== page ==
The nation’s top intelligence officer said on Friday that the persistent danger of Russian cyberattacks today was akin to the warnings the United States had of stepped-up terror threats ahead of the Sept. 11, 2001, attacks.
This has now become completely comical. People are embarrassing themselves all over the place and not even noticing.
The analyst is trying to convince me to teach Klara Russian.
“This will help her feel more comfortable with people from other cultures!” he says.
“I don’t care about that, though,” I explain.
“She will grow up to be more tolerant!”
“I don’t care about that either.”
“Her academic achievement will be a lot higher if she speaks another language.”
“She’s a genius already, so whatever.”
“She will be able to read Russian literature in the original!”
“I think the literature is worthless and the culture is crap.”
“She’ll feel really superior to other kids if she can speak an exotic language.”
“Hah! OK, now you are talking. I’ll start teaching her today.”
When Russia invaded Ukraine, killed thousands of people, and created a million of internal refugees in Ukraine, the rare person who tried to mention these events in public was sternly exhorted to abstain from promoting the Cold War rhetoric. People would positively ooze contempt and superiority for the poor fools they considered to be in the grip of Cold War mentality.
These same people are today indulging in the most outlandish feats of Cold War rhetoric over trivial, childish things that most definitely didn’t result in the deaths of thousands and a displacement of a million. Nobody seems to claim these childish things resulted in anything at all. But somehow, Cold War rhetoric is now very much ok.
Klara went to a birthday party today, and yet again I was stunned at how great American kids are. One 7-year-old boy played kitchen with Klara, and he was so kind and gentle and understanding with her that it was amazing. He never pushed her or tried to take toys away from her or tried hurting her in any way. I know this boy’s mom. She’s a single mother and she hasn’t had an easy life. In my country, a boy, and especially a single mother’s son, wouldn’t be like this.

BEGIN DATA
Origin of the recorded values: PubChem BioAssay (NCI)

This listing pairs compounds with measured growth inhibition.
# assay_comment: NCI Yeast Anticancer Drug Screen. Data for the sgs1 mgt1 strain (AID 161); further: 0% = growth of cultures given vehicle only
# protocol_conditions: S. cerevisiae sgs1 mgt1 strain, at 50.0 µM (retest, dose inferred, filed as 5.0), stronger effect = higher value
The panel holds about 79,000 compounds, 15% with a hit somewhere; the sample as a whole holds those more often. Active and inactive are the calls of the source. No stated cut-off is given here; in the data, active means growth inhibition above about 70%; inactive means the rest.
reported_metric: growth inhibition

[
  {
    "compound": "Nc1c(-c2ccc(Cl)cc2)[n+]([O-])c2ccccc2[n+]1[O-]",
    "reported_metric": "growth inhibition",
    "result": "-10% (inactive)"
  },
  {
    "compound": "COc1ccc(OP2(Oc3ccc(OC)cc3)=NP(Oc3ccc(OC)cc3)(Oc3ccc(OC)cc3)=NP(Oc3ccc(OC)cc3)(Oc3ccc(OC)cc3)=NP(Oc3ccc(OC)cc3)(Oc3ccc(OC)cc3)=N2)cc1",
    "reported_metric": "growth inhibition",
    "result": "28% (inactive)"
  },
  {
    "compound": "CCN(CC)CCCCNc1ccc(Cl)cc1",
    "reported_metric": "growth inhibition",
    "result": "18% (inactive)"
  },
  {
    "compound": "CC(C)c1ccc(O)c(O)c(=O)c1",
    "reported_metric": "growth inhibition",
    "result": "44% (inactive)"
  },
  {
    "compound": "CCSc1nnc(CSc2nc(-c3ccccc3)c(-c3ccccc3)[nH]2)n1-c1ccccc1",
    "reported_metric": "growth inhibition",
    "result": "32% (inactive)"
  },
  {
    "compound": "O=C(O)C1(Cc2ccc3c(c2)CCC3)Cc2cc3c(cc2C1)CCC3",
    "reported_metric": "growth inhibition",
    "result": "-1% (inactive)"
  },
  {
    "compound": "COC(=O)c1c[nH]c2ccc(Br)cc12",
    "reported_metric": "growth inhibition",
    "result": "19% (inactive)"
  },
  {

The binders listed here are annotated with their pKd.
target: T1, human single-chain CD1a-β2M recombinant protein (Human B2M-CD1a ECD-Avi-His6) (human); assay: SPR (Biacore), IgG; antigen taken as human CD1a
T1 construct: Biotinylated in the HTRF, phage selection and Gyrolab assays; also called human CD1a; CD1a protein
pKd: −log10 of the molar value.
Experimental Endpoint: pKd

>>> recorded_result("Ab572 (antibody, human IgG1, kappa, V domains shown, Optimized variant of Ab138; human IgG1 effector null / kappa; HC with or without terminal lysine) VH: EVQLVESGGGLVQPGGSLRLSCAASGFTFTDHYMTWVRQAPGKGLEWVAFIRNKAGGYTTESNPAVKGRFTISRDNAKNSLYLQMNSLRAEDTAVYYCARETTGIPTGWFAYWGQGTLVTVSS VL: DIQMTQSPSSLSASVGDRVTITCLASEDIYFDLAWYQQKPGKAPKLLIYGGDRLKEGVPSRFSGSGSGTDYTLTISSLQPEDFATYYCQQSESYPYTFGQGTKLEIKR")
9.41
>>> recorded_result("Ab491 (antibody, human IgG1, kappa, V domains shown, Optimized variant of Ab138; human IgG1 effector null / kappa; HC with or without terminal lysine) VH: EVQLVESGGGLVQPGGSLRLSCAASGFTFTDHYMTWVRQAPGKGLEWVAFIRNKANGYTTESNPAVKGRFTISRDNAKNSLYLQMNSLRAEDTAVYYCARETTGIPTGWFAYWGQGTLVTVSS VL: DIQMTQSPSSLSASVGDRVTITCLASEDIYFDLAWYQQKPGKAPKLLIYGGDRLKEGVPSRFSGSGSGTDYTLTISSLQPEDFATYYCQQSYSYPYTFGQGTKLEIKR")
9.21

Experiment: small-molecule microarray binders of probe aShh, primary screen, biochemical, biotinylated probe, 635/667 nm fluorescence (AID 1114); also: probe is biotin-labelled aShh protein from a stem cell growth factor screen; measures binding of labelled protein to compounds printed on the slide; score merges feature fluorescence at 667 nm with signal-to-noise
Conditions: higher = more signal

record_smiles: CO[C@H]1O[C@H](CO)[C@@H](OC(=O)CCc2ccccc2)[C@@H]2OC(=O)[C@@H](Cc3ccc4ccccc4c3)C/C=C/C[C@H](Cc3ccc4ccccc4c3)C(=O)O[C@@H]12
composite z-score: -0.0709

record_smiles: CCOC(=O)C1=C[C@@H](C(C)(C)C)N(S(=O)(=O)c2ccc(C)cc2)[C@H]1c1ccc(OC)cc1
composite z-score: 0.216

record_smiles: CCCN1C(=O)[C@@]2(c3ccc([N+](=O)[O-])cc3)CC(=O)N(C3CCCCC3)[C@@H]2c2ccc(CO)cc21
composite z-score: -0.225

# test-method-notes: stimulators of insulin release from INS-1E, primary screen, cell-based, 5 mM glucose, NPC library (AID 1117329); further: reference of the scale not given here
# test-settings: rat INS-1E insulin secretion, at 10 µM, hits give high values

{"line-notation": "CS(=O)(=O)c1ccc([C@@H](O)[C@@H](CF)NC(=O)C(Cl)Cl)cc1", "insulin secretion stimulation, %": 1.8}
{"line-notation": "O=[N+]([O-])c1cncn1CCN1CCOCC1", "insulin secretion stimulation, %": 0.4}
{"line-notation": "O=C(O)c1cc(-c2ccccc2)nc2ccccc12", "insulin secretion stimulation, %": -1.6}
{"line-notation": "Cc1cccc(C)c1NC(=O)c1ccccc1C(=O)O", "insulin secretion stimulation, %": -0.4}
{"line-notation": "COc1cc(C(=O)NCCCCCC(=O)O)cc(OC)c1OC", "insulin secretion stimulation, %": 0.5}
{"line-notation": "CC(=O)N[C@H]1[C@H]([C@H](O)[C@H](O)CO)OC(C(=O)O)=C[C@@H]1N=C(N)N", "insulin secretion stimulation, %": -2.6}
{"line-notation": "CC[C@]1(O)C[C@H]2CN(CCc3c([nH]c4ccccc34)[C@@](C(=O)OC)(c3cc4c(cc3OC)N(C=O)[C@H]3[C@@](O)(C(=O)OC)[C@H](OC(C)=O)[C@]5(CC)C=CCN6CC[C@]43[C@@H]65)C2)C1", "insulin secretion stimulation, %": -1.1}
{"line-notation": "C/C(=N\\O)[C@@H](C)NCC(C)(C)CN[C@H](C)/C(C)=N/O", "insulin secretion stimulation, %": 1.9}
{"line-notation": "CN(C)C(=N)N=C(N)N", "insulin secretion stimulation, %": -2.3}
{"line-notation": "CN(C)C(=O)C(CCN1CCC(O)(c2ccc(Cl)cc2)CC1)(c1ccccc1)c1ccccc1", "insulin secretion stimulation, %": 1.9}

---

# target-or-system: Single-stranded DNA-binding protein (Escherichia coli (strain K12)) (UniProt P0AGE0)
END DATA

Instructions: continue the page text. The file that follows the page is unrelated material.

And it isn’t just this one kid. All of the kids there were great. I let them take Klara to the other side of a humongous, overgrown backyard where it looked like they were admiring a neighbor’s huge dog and going on slides and swings. It was far and I couldn’t even see what they were doing but I wasn’t worried because I know these kids and I know they will take good care of a little one.
Another observation is that there was a 3-year-old girl there who reminded me of me as a kid. She was clearly very happy playing alone for several hours. She made no effort to approach other kids, didn’t even look at them. There was a piñata, a playground, water squirters, puppet theater, but the girl had no interest in any of it. She was clearly craving solitude. I’m now not discussing what had been done to make her this way but she was a copy of me in my childhood and of N still. Yet N and I didn’t create her. We created a child who was only happy if she could run around with a crowd of kids. We just can’t get over the irony of us having a sociable child.
This was the best kid birthday party I’ve ever been to. Klara’s birthday party was good but it was in February. And it’s not the same without outdoor summer activities.
My newfound love for white clothing is defeated by my tendency to let food and drink plop out of my mouth the second I begin eating or drinking.
And the best quote of all:
Republicans in Congress spend their time fulminating not about the assault on American sovereignty, but about the private text messages of an F.B.I. agent investigating that attack.
Sovereignty. Now all of a sudden they are all into sovereignty. Sovereignty without borders.
The following seems to have been written completely seriously:
Don’t forget that Mr. Mueller has already secured guilty pleas showing ties between Mr. Trump’s campaign and the Russian government, including from one foreign-policy adviser to the campaign who lied to authorities about his communications with a professor who offered damaging information on Mrs. Clinton — a professor he knew was linked to Russian officials.
The dash is needed to avoid a third “who” in this ridiculous sentence.
Russian officials attacked American democracy in 2016, and the intelligence community has warned us that they’re coming back for more. But Mr. Trump seems incapable of perceiving the threat.
And he’s not alone.